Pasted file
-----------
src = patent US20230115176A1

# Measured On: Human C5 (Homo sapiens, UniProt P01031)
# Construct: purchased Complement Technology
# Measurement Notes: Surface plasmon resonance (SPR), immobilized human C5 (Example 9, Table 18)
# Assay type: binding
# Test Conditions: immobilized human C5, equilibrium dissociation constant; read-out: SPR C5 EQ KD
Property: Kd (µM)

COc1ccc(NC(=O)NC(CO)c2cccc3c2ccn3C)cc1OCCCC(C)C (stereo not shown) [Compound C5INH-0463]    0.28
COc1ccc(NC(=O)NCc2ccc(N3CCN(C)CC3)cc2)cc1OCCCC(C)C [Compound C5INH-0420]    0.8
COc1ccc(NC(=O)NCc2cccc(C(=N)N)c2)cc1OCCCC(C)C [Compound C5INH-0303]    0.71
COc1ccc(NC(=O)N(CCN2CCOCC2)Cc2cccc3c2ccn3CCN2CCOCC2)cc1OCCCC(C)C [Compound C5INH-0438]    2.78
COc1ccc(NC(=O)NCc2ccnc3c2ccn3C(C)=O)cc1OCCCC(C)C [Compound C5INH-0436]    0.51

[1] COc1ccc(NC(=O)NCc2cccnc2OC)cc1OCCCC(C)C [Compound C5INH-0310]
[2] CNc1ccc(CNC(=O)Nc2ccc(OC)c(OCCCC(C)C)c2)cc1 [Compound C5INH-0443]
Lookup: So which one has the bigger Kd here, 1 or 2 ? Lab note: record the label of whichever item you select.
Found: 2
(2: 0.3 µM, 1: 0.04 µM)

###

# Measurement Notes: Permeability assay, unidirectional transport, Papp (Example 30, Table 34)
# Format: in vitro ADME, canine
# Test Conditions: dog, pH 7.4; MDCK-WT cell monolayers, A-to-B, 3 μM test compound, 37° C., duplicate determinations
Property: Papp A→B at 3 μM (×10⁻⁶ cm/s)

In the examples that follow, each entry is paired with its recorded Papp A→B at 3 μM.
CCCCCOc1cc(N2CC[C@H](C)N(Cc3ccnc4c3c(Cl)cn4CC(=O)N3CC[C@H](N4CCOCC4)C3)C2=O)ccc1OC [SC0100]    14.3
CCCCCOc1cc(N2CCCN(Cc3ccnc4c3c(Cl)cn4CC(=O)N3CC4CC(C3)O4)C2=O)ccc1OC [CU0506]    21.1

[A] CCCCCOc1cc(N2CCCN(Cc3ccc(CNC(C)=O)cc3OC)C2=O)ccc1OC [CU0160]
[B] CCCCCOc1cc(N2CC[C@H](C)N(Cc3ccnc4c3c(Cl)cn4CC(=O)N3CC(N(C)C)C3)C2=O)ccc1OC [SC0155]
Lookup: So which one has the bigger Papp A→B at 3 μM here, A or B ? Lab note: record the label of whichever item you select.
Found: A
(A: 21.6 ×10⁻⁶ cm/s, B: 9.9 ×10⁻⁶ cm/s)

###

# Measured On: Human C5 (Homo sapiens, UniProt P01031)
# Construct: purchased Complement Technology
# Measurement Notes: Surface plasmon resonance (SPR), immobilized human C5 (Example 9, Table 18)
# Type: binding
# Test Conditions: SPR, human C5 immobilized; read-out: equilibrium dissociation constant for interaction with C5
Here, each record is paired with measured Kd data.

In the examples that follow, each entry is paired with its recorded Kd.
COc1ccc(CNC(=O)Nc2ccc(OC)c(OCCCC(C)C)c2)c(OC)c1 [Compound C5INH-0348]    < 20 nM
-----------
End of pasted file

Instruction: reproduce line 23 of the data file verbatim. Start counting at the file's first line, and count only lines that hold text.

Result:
In the examples that follow, each entry is paired with its recorded Papp A→B at 3 μM.